“It’s truly a fundamental shift in how people are moving about their communities,” says Michael Melaniphy, the group’s president and CEO, noting the growth started several years ago. “Initially, when fuel prices spiked, it drove people to transit, and once they came, they decided it was good, and they stayed.”
There is a correlation, Melaniphy says, between high ridership and the health of the U.S. economy. Sixty percent of trips taken on public transit are work commutes.
However, Michael Moss, who directs the Rudin Center for Transportation Policy and Management at New York University, argues the other 40 percent is also important:
“Mass transit today is not just a peak-hour activity,” he says. As public transportation becomes more popular, and as cities spend more money on expanding it, transit systems are opening earlier and closing later.
“There was a time when you said, ‘I want to live near a good school district,’” Moss says. “Today, people want to live near a good transit connection.”
Moss is referring to young people especially, who are ever less likely to own cars.
Monday, March 10, 2014 6:50am
Would a cheese by any other name smell as sweet? Americans might soon find out, at least if the European Union gets its way. As part of the Transatlantic Trade and Investment Partnership, the EU is trying to get the US to stop using ‘protected’ cheese names. So that soft cheese you’ve been spreading on your cracker? Unless it was from a specific region of France, it shouldn’t be called ‘brie’. And that would be true for around 180 other cheeses, if the US goes along with the partnership.
If companies like Kraft have to change the name of their products, they certainly won’t be alone. Lawsuits, rulings, and a sundry of other reasons have forced organizations to change their names, and the names of their products.
Here are some highlights:
World Wrestling Federation to World Wrestling Entertainment
The World Wrestling Federation, famous to middle-schoolers the world over for its unique brand of testosterone soaked mayhem, was forced to change its name to World Wrestling Entertainment in 2001. This all stemmed from a dispute with the World Wildlife Fund, which was also using the initials WWF. Unfortunately, this dispute was settled via a lawsuit resulting in a court ruling, not, as it might be fun to imagine, in a wrestling match featuring The Rock and a giant panda squaring off. Lawsuits are actually how most name changes are forced upon companies. If one company starts using a name that another organization has the trademark on, then the second company can bring the first to court in order to make them change it. This happened when BlackBerry makers RIM tried to use the name BBX for its software. And Microsoft had to change the name of its SkyDrive into OneDrive, after a British Satellite company brought a trademark suit against them.
Boston Urban Iditarod to Boston Urban Idiotorama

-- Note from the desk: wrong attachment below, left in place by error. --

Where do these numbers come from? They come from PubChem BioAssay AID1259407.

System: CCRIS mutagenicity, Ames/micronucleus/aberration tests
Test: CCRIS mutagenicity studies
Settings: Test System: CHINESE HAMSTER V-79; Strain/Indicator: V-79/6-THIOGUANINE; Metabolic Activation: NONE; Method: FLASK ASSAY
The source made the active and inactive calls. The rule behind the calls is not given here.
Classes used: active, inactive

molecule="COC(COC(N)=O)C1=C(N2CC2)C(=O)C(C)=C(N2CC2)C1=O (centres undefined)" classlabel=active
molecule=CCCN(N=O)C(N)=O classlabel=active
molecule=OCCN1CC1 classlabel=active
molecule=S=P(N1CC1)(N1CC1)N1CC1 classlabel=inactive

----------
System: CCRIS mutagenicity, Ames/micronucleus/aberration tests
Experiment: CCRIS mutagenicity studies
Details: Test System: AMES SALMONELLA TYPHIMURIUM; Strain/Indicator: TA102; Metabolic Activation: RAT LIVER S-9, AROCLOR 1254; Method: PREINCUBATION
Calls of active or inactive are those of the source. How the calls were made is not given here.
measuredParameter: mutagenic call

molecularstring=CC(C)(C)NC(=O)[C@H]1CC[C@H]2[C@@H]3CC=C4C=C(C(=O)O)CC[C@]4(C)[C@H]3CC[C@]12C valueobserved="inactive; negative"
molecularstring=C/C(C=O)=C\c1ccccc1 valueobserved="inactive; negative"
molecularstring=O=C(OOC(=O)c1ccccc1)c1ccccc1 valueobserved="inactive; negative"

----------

Sometimes just the threat of a lawsuit is enough to get a company to change their name. This often happens when large organizations learns that a smaller company is using a trademarked name. That was the case with the Boston Urban Iditarod, which was threatened with a lawsuit from the more well known Alaskan Iditarod. Since legal fees could be potentially crippling to a tiny organization, most just change their names to make the issue go away. That’s what went down at Mission Burrito, Cafe Roubaix Bicycle Studio, and Twisted Root Restaurant & Bar. It’s actually not that surprising that so many corporations have threatened local businesses with lawsuits, large corporations have to go after trademark infringements, or they risk losing their copyright. What’s really surprising is the fact that the band Twisted Sister (you might remember them from the 80s) has gone after not one, but two small businesses for copyright infringement, a coffee shop and a food truck.
Cornish Pasty to Beef and Vegetable Pasty
But as protective of their name as Twisted Sister might be, the European Union takes its names even more seriously. The EU trying to stop American cheese makers from using European cheese names is just another example of how protective the EU is about certain foods. Essentially, if a food is culturally significant enough, it’s given protected status, and can only be made in the region it’s historically from and by the methods historically associated with the foodstuff. Which meant UK supermarket Greggs was forced to change the name of their Cornish Pasty’s because they weren’t made in Cornwall and didn’t include the right mix of ingredients. And when Croatia was let into the EU in 2013, Croatian winemakers weren’t allowed to use the name ‘Prosek’ because it was too similar to the Italian prosecco wine. The EU also tries extremely hard to make sure anything labeled ‘Champagne’ comes from the Champagne, France. In short, cheeses are certainly not the only thing the EU is concerned about.
Philip Morris to Altria
But more often than not, companies aren’t forced to change their name or even their products name. They usually just want to rebrand. So when Philip Morris no longer wanted to be associated with poisoning untold numbers of people and causing agonizing, drawn-out deaths, they simply changed their name to Altria. Netflix tried (unsuccessfully) to become Qwikster, and after a particularly bad airplane crash, ValuJet transitioned to AirTran. So, if American cheese makers have to come up with a different name for brie, they’re in good company.
Oh, and the rumor that Kentucky Fried Chicken was forced to change its name to KFC because they weren’t using real chicken? That’s completely false.
September 17, 2013